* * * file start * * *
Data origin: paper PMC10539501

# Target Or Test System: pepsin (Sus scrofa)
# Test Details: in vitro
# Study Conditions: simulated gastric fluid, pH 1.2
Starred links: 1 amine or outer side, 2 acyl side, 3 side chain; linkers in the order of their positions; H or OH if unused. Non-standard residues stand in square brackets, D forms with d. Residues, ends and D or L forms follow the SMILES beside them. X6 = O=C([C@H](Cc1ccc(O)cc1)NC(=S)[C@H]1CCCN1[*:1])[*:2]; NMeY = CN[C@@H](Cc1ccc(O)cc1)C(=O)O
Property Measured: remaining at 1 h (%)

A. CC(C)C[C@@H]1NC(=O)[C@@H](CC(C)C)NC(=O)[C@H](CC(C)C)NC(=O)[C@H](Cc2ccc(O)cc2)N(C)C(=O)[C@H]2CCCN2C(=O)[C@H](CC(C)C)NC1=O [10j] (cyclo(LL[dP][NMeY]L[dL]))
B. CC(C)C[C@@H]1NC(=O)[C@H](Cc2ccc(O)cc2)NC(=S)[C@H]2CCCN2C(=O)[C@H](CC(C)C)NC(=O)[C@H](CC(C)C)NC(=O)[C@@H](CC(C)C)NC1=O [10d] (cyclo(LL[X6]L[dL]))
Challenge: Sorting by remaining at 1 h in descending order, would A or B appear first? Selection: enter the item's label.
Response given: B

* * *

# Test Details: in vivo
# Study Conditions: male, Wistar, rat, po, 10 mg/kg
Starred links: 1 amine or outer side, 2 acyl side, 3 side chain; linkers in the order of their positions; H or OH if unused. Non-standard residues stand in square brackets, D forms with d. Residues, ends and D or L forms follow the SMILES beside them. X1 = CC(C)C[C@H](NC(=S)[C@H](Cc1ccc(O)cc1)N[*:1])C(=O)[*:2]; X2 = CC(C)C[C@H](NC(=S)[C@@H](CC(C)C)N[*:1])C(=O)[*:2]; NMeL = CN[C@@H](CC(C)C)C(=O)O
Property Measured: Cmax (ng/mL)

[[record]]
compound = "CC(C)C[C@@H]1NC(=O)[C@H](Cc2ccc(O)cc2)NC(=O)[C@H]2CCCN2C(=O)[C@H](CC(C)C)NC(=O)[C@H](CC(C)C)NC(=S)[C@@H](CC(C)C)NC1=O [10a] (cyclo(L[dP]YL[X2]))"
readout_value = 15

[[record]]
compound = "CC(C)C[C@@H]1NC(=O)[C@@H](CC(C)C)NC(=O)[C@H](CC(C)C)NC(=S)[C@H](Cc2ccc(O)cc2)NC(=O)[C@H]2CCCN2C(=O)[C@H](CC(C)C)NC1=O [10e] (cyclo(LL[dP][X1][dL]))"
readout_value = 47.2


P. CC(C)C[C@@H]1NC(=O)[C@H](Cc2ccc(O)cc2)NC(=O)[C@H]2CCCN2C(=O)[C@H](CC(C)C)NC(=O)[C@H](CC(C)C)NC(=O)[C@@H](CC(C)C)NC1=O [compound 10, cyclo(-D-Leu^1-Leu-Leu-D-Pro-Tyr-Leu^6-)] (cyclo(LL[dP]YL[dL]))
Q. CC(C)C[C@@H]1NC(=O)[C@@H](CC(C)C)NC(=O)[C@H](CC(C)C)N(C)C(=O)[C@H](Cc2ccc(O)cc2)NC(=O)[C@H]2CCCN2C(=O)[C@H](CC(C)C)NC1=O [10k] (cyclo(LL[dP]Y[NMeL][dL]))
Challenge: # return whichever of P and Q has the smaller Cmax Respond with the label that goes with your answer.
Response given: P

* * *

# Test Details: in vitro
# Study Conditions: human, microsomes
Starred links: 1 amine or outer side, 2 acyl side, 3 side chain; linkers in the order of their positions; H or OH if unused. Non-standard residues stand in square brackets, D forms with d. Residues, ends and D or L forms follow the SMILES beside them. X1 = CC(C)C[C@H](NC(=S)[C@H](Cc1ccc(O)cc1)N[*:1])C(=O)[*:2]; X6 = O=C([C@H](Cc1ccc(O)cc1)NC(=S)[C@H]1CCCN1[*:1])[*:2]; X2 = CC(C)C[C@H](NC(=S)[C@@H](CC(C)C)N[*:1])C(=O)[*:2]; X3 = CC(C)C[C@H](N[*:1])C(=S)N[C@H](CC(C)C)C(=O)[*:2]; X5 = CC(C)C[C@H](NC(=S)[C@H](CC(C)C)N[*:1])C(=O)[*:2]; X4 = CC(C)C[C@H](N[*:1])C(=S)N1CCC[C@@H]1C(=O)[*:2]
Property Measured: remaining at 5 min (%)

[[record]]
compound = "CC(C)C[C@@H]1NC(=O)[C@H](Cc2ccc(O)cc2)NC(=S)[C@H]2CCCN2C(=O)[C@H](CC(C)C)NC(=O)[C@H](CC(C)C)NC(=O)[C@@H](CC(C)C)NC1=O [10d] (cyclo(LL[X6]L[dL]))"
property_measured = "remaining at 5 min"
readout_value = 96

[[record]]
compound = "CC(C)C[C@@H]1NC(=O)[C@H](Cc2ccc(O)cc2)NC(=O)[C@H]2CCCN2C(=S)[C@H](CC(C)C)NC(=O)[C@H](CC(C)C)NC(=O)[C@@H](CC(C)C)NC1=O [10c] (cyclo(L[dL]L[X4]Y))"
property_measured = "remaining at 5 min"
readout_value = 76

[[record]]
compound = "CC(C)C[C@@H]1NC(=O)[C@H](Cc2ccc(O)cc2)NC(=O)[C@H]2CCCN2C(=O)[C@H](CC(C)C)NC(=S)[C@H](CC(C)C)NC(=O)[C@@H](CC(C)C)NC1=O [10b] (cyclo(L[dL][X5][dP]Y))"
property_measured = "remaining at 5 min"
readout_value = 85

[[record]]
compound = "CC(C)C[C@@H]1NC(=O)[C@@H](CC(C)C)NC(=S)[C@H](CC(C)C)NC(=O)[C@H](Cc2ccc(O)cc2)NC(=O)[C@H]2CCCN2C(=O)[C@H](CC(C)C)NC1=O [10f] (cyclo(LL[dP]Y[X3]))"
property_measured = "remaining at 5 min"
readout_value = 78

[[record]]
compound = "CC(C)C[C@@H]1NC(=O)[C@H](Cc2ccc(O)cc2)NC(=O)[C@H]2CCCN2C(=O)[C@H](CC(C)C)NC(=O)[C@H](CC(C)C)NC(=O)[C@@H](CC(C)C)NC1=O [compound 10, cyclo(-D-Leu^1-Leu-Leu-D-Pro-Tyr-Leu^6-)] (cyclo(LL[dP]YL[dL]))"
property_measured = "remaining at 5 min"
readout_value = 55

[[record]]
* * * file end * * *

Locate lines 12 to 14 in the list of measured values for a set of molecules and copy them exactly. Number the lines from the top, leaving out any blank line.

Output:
# Test Details: in vivo
# Study Conditions: male, Wistar, rat, po, 10 mg/kg
Starred links: 1 amine or outer side, 2 acyl side, 3 side chain; linkers in the order of their positions; H or OH if unused. Non-standard residues stand in square brackets, D forms with d. Residues, ends and D or L forms follow the SMILES beside them. X1 = CC(C)C[C@H](NC(=S)[C@H](Cc1ccc(O)cc1)N[*:1])C(=O)[*:2]; X2 = CC(C)C[C@H](NC(=S)[C@@H](CC(C)C)N[*:1])C(=O)[*:2]; NMeL = CN[C@@H](CC(C)C)C(=O)O